Note:- This class of vessels had a single luffing derrick in front of the bridge, which was hand worked and used to manoeuver bales etc. in or out of barges and junks such as at Taku bar. CNCo's coastal cargo/passenger ships had a curved cutwater. The vessels, in common with most ships of this era, carried Chinese deck passengers in the 'tween decks, and were equipped with five lifeboats and a working dinghy. Boiler feed water was carried in double bottom tanks below the engine room and in the forepeak. No double bottom tanks were constructed below the cargo holds, hence if the vessel was holed, the hold became flooded. Potable water was contained in two built-in tanks, one in number one lower hold and the other in number three 'tween deck, hence drinking water would be in short supply when carrying a full load of passengers. The donkey boiler was situated on the main deck aft of the funnel.
The Master's cabin was on the boat deck, and attached to it was the chartroom which was used as a store for clean charts (only used by the master),flags, soumding leads, a spare compass and a barometer. The single chronometer was kept in the Master's cabin and checked against the observatory time-ball in Shanghai and Hong Kong or in out-ports with ship with a wireless. The accommodation for two mates and the three engineers was on the starboard side of the centrecastle, the stewards ad compradores being on the port side. The tallymen and hatchmen were in the poop structure. The forecastle was half above and half below the main deck, and here the deck and engine room crew members lived.
At this time Scott's shipyard used 2.5 inches (63.5 mm) thick teak for the decks and handrails for many of the China Navigation Co. vessels, this was a more demanding timber to work, however Alfred Holt's "Blue Funnel" vessels used the cheaper and easier worked Oregon Pine.
August 10th. 1908. The Sungkiang became the first vessel to use the new Taikoo Dockyard, which was built after the death of John Samuel Swire (senior) who always opposed the building of the dockyard.
August 21st. 1918. Became holed when went aground on Boat Rocks, 30 miles from Swatow. Attempted to make for Swatow, but was abandoned near Lamock Island where she sank.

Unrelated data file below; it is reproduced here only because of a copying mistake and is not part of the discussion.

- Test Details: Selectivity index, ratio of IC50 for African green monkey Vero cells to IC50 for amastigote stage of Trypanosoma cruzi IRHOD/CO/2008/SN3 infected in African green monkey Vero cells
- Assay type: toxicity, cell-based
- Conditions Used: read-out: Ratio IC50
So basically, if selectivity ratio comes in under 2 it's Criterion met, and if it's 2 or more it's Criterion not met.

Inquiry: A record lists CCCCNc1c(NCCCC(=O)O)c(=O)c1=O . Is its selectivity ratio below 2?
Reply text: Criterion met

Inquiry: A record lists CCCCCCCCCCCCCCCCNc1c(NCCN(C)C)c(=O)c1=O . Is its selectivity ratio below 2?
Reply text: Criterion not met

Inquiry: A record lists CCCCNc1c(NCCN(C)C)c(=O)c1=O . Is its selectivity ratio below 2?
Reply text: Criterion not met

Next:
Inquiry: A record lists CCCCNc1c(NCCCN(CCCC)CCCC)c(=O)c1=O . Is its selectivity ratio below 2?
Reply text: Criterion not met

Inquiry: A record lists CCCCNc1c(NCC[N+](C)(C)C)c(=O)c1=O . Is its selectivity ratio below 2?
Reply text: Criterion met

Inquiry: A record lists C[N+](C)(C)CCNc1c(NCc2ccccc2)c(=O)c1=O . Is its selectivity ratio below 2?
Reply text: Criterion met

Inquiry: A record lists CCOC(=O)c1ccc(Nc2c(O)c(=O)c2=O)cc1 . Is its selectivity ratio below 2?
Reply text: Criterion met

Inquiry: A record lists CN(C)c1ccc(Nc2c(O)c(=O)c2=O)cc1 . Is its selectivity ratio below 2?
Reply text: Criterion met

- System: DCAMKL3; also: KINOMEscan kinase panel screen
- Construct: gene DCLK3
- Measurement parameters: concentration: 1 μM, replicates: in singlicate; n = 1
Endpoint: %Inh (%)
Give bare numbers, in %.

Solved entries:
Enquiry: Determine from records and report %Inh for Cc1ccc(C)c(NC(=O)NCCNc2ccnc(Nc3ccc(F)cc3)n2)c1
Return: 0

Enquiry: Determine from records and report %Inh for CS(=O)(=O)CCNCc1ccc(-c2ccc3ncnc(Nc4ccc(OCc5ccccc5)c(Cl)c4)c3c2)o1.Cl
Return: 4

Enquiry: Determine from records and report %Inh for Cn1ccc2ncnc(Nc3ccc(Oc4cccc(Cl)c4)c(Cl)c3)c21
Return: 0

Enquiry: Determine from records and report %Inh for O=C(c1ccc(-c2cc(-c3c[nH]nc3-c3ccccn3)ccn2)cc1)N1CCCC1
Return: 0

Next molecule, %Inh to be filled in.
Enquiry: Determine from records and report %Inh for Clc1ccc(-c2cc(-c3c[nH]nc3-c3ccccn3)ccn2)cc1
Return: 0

Built for the China coast trade. The Sungkiang was the first of a series of 18 ships built by Scotts' Dockyard and Engineering of Greenock, affectionately known as "beancakers". The other "beancakers" were the Kaifong, Singan, Yunnan I , Kweiyang I, Nanchang I, Chihli, Kashing, Szechuen I, Kweilin I, Paoting, Hunan I, Kalgan I, Kansu, Foochow II, Pakhoi II, Tientsin II, and Wuhu II.
Soya beans were grown in Manchuria and the lucrative trade was in the transportation of soya bean, bean oil and the beancake from Yingkou (Nanchang) to Shantow and Xiamen (Amoy) in southern China. The beancake being used as a fertiliser. Beancakes were the residue left after pressing oil from soya beans, the cakes being about two and a half feet (76 cm.) in diameter and about three inches thick (75 mm.). The bean cakes being loaded by rolling them through side ports. Sugar from Taikoo Sugar refinery in Hong Kong was a north bound cargo, a stop being made at Shanghai to take on the coal for the ship's bunkers.
The beancake trade declined after WW1 by the introduction into the southern part of China of chemical fertiliser from Germany.
Events / Stories
Graham Torrible in his book Yangtze Reminiscenses noted that the beancakers figured prominently in first promotions and also, alas, as punishment ships. "As a punishment for drink, a popular and indeed one might say, the only, crime in those days, it was more a slippery slope to resignation than a cure. The life indeed was a lonely one." The beancakers never had wireless and therefore were a good school for learning the "Law Of Storms" in relation to the avoidance of typhoons. They were also a good school for learning what was called "rock-dodging" on the China Coast.